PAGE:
Protagonist Luke Ellis is introduced as a likable 12-year old genius that possesses telekinetic abilities. In the middle of the night, masked individuals break into Luke's Minneapolis home and kill his parents. The intruders drug Luke and he awakens in The Institute, a secret facility in a rural stretch of Maine forest. He quickly meets other kidnapped children, who form a sort of “loser's club” to overcome their scary predicament. The children earn tokens for being good, which they can use to purchase extra goodies like alcohol, marijuana, and cigarettes. The staff is led by Mrs. Sigsby, who oversees experiments on the children to heighten their telekinetic powers.

The book's first half focuses on Luke and his friends stay in a section called the “Front Half”, a safer portion of the facility where the staff is mostly nice and the experiments aren't excessively painful. Luke is asked to stare at lights and dots while subjected to daily doses of injections. The torment of Front Half is that these kids don't know what became of their prior lives. Luke wonders what happened to his parents and what his role is with the institute. Sigsby motivates the kids by advising them they will wake up in their own homes with their memories erased of everything that transpired there. As time goes on, Luke's friends are individually chosen, against their will, to relocate to Back Half. It's here that he learns that the kids are subjected to horrific torture and most don't survive the ordeal. To avoid being taken to Back Half, Luke must escape the institute.

Needless to say, there's a lot more to the novel than simply imprisonment and escape. Luke befriends a staff member and she has her own backstory. The novel tiptoes to the grand reveal, which is the purpose and use of the institute. There's the inevitable meeting between Tim and Luke, and at that point King transforms the novel from horror to action-thriller. All of these elements build to a giant crescendo, but like King's historic flaw, the ending leaves a lot to be desired.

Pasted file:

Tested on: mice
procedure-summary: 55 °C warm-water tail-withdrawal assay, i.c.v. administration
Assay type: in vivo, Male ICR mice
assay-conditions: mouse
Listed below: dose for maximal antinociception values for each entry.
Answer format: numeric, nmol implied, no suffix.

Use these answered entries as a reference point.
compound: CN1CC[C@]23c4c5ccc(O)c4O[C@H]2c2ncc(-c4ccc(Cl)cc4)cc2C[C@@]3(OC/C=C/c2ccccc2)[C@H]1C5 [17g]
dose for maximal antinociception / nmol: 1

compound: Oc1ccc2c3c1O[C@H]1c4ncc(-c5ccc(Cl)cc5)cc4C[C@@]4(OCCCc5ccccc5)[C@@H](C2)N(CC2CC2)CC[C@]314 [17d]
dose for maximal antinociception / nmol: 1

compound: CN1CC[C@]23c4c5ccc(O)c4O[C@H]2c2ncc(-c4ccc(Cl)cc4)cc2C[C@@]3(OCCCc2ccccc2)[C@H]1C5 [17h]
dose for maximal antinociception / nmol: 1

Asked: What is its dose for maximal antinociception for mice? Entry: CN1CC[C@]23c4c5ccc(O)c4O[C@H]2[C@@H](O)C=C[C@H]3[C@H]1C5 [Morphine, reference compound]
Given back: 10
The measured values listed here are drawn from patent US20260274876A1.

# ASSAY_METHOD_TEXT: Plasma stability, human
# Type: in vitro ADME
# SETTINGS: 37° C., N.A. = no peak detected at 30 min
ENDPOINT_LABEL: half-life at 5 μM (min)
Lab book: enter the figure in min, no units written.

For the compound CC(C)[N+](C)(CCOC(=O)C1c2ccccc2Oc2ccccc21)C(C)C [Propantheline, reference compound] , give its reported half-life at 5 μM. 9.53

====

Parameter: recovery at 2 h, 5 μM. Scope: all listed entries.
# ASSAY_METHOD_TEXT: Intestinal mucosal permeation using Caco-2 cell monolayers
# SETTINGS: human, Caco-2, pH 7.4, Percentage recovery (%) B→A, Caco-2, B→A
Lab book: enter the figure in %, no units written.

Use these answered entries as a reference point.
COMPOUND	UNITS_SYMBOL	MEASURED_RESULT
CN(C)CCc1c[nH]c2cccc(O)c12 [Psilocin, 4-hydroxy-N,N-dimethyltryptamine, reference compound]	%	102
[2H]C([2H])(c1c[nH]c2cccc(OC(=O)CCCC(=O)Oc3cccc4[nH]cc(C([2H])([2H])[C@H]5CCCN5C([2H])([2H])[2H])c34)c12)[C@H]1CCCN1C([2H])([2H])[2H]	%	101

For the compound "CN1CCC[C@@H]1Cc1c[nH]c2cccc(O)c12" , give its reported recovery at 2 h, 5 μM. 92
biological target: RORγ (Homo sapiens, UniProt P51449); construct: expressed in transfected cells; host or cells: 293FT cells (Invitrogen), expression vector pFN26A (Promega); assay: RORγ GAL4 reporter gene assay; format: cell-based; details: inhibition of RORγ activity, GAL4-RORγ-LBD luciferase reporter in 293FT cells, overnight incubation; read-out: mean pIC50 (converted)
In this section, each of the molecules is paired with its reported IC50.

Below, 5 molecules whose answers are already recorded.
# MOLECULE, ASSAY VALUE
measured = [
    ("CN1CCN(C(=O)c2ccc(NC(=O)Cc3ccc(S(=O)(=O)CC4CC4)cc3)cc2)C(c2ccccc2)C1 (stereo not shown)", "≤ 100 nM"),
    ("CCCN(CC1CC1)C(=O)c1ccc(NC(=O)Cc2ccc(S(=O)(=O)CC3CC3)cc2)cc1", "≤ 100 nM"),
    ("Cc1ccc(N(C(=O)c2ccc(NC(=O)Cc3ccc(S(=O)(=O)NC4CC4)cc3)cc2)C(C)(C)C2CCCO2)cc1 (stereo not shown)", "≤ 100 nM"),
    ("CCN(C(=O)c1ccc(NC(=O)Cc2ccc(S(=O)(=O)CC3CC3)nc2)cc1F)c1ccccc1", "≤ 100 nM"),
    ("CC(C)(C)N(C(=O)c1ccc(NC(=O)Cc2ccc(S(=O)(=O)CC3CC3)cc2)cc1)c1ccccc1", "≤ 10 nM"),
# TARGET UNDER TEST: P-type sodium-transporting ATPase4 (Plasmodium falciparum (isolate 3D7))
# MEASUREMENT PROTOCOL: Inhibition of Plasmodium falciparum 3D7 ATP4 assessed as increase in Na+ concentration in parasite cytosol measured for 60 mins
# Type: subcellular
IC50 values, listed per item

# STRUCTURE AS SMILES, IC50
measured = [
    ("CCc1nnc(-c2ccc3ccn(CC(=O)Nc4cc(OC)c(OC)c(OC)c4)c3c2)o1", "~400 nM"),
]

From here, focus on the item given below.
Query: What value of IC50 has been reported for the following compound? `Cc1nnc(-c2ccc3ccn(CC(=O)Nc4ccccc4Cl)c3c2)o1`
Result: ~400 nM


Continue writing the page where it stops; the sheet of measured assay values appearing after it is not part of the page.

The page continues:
My biggest issue with King's modern work is that he injects plenty of commentary on the political landscape (of course he jabs Donald Trump) and has a lot to say about debt. There's a centerpiece about credit cards and revolving bills that plague our society. Why King feels as if he knows anything about the average American is beyond me. He is worth a half-billion, earns $20-million per year and has had the right to call himself a millionaire for 40+ years. It's this sort of thing that dampens The Institute.

For example, King says that Tim is paid just $100 per week to work for the police force. He also has Tim pay an Uber driver with physical cash that the airline provided to him as a refund. The real world doesn't work this way. It's as if King is so far removed from everyday life that his stories lose some plausibility. The Institute really didn't need the uneducated social commentary and the obvious disconnect removed me from some aspects of the story.

Nevertheless, I mostly liked The Institute and found Tim and Luke's story enthralling. King hasn't lost any of his storytelling abilities, but he has started to blur the lines between his abstract horror creations and all-out action-thrillers. If you can appreciate the modern day version of Stephen King, you'll love The Institute.

Monday, March 1, 2021

Paperback Warrior Podcast - Episode 80

On Episode 80 of the Paperback Warrior Podcast, we review the new Stephen King book LATER from Hard Case Crime. Also: Two series titles called Decoy? Plus: Bill S. Ballinger, Paul Whelton, Gary Dean, John Sanford and more! Listen on your favorite podcast app or PaperbackWarrior.com or download directly HERE

Donate to the show HERE

Listen to "Episode 80: Stephen King's Later" on Spreaker.

Thursday, February 18, 2021

Later

Since 2004, Hard Case Crime has been the nation’s most successful publisher of new and reprint crime fiction. In 2005, the upstart paperback house struck literary gold with the publication rights to Stephen King’s The Colorado Kid. It happened again in 2013 with Joyland, and now again in 2021 with his new book Later.

Our narrator is a 22 year-old young man named Jamie Conklin telling the reader the story of things that happened when he was a kid. Jamie is the only son of a single, literary agent mother in Manhattan. Jamie also sees dead people - pretty much just like the kid in The Sixth Sense. He warns the reader in his intro, “I think this is a horror story.” It’s the truth, but the story takes awhile to heat up before things get truly scary.

Jamie explains that dead people always tell the truth when they talk to him. Sometimes they say something funny and blunt like telling the boy that his school art project sucks. Other times it’s a useful tip like where the old lady hid her jewels before she passed away. His access to the dead is limited to the few days after passing before the deceased fade away into the great beyond. Jamie is candid with his mom about his ability, and she warns him to never tell anybody that he sees dead people.